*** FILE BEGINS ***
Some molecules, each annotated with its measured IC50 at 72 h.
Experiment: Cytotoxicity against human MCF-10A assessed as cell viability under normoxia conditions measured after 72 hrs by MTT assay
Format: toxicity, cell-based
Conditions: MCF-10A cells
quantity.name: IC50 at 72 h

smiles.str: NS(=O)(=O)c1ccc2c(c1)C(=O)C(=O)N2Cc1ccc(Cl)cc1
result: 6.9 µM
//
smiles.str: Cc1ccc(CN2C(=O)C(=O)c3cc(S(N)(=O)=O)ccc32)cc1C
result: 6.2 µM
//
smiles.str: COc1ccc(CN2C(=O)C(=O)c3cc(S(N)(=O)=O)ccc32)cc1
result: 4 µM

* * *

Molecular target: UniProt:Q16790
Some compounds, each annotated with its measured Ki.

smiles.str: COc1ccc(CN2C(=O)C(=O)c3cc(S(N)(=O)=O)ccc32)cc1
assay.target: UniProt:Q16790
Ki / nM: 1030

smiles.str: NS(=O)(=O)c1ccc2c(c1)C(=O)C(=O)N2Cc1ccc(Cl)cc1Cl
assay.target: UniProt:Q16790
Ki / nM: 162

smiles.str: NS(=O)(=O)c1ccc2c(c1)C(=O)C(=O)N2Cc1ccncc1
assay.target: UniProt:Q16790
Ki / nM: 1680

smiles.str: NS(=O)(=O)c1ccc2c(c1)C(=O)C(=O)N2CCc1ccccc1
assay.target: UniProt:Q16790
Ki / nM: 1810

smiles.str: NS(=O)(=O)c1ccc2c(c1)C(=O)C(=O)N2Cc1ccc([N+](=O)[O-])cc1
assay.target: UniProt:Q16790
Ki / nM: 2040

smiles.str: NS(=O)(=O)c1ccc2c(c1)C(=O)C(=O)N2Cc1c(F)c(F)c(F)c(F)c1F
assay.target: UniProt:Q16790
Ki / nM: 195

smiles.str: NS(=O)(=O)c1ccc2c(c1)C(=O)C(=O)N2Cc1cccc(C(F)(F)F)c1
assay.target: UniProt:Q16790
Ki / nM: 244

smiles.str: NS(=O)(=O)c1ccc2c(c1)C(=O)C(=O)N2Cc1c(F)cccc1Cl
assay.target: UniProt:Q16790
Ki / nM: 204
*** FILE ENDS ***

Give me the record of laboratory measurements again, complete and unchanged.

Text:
Some molecules, each annotated with its measured IC50 at 72 h.
Experiment: Cytotoxicity against human MCF-10A assessed as cell viability under normoxia conditions measured after 72 hrs by MTT assay
Format: toxicity, cell-based
Conditions: MCF-10A cells
quantity.name: IC50 at 72 h

smiles.str: NS(=O)(=O)c1ccc2c(c1)C(=O)C(=O)N2Cc1ccc(Cl)cc1
result: 6.9 µM
//
smiles.str: Cc1ccc(CN2C(=O)C(=O)c3cc(S(N)(=O)=O)ccc32)cc1C
result: 6.2 µM
//
smiles.str: COc1ccc(CN2C(=O)C(=O)c3cc(S(N)(=O)=O)ccc32)cc1
result: 4 µM

* * *

Molecular target: UniProt:Q16790
Some compounds, each annotated with its measured Ki.

smiles.str: COc1ccc(CN2C(=O)C(=O)c3cc(S(N)(=O)=O)ccc32)cc1
assay.target: UniProt:Q16790
Ki / nM: 1030

smiles.str: NS(=O)(=O)c1ccc2c(c1)C(=O)C(=O)N2Cc1ccc(Cl)cc1Cl
assay.target: UniProt:Q16790
Ki / nM: 162

smiles.str: NS(=O)(=O)c1ccc2c(c1)C(=O)C(=O)N2Cc1ccncc1
assay.target: UniProt:Q16790
Ki / nM: 1680

smiles.str: NS(=O)(=O)c1ccc2c(c1)C(=O)C(=O)N2CCc1ccccc1
assay.target: UniProt:Q16790
Ki / nM: 1810

smiles.str: NS(=O)(=O)c1ccc2c(c1)C(=O)C(=O)N2Cc1ccc([N+](=O)[O-])cc1
assay.target: UniProt:Q16790
Ki / nM: 2040

smiles.str: NS(=O)(=O)c1ccc2c(c1)C(=O)C(=O)N2Cc1c(F)c(F)c(F)c(F)c1F
assay.target: UniProt:Q16790
Ki / nM: 195

smiles.str: NS(=O)(=O)c1ccc2c(c1)C(=O)C(=O)N2Cc1cccc(C(F)(F)F)c1
assay.target: UniProt:Q16790
Ki / nM: 244

smiles.str: NS(=O)(=O)c1ccc2c(c1)C(=O)C(=O)N2Cc1c(F)cccc1Cl
assay.target: UniProt:Q16790
Ki / nM: 204